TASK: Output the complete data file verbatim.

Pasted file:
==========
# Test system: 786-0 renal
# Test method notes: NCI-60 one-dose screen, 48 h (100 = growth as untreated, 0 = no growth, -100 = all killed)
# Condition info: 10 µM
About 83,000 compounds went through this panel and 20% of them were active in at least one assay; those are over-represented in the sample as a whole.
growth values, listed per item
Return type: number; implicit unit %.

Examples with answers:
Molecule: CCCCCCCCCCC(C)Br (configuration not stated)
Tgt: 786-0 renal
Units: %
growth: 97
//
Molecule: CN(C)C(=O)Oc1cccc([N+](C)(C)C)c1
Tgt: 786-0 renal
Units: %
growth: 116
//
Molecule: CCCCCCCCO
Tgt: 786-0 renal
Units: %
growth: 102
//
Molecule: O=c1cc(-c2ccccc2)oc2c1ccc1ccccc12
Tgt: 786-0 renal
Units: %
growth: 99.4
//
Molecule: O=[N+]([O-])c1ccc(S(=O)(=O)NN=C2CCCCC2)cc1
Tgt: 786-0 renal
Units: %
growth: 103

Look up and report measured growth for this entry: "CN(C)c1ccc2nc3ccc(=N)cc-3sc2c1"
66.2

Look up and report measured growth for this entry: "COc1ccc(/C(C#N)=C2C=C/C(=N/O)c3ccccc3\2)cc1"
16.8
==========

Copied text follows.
# Test system: 786-0 renal
# Test method notes: NCI-60 one-dose screen, 48 h (100 = growth as untreated, 0 = no growth, -100 = all killed)
# Condition info: 10 µM
About 83,000 compounds went through this panel and 20% of them were active in at least one assay; those are over-represented in the sample as a whole.
growth values, listed per item
Return type: number; implicit unit %.

Examples with answers:
Molecule: CCCCCCCCCCC(C)Br (configuration not stated)
Tgt: 786-0 renal
Units: %
growth: 97
//
Molecule: CN(C)C(=O)Oc1cccc([N+](C)(C)C)c1
Tgt: 786-0 renal
Units: %
growth: 116
//
Molecule: CCCCCCCCO
Tgt: 786-0 renal
Units: %
growth: 102
//
Molecule: O=c1cc(-c2ccccc2)oc2c1ccc1ccccc12
Tgt: 786-0 renal
Units: %
growth: 99.4
//
Molecule: O=[N+]([O-])c1ccc(S(=O)(=O)NN=C2CCCCC2)cc1
Tgt: 786-0 renal
Units: %
growth: 103

Look up and report measured growth for this entry: "CN(C)c1ccc2nc3ccc(=N)cc-3sc2c1"
66.2

Look up and report measured growth for this entry: "COc1ccc(/C(C#N)=C2C=C/C(=N/O)c3ccccc3\2)cc1"
16.8